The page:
Horton dropped a wide open touchdown pass early in the fourth quarter. It was an agonizing failure, but the Cougar defense forced another three and out and after a Danville punt the first play was play-action Akers to Horton for 37 and a first and goal at the seven. It wasn’t just about how many catches for whatever yards, Horton’s catches were all big, crucial plays. This time it was perfect, he wasn’t wide open like he was on his drop. He had to go up on a full gallup and take the ball away from a GW defender, a really good catch. And the offensive front gave Akers enough time to execute the passing game.
      The two schools have now played 14 times over the past 45 years. Pulaski County has an 8-6 lead in the series now. That’s a nice peace of history because it means you have fared well against one of the more recognized football programs in the state.
     GW quarterback Carlos Poole, gracious in defeat I want to add, classy athlete, was difficult to stop. But like the Danville defense was determined to stop the Cougar running attack, Pulaski County intended to do the same vs. GW. Poole got 58 yrds, but it took him 21 carries to get them, that’s 2.7 yards per carry, but I will say it was a quick 2.7. Great job by the Cougar defense again. Three fumble recoveries were big too, Austin Gallimore, Bryant Worrell, and Finley. The total yardage was 287-250. Pulaski County had 57 snaps in the game, GW 53. Pretty even. Those two extra turnovers were big. They gave Pulaski County a little extra possession time. In such games, there are no small statistics. Everything is big, and this time Pulaski County came up big.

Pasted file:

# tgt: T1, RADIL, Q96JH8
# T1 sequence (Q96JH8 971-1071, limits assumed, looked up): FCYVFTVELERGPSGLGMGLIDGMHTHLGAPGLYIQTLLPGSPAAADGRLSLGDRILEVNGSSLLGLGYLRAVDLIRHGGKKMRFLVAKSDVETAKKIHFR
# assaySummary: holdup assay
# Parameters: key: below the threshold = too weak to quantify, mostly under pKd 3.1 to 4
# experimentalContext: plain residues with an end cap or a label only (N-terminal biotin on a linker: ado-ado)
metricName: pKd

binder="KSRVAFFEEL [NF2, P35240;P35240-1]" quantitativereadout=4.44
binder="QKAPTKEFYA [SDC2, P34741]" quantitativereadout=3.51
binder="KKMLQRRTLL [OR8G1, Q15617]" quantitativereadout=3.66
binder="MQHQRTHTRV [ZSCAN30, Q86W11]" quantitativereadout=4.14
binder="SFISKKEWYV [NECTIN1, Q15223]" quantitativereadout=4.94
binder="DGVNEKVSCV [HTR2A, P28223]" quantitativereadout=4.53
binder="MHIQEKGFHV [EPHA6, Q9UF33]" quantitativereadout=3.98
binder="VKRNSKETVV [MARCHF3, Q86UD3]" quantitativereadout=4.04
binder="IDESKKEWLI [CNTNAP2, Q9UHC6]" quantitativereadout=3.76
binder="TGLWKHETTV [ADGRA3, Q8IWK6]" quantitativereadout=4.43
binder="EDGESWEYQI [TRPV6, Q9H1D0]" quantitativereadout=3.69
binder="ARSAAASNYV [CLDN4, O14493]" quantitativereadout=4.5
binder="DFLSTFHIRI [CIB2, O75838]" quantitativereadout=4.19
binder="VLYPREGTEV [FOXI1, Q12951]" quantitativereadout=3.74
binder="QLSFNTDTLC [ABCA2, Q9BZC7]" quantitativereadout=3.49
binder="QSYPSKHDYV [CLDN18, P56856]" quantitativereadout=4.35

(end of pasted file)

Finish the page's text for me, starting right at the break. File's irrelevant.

Now, let’s load up for a short trip to play Blacksburg…..one more time.
By DAN CALLAHAN, The Patriot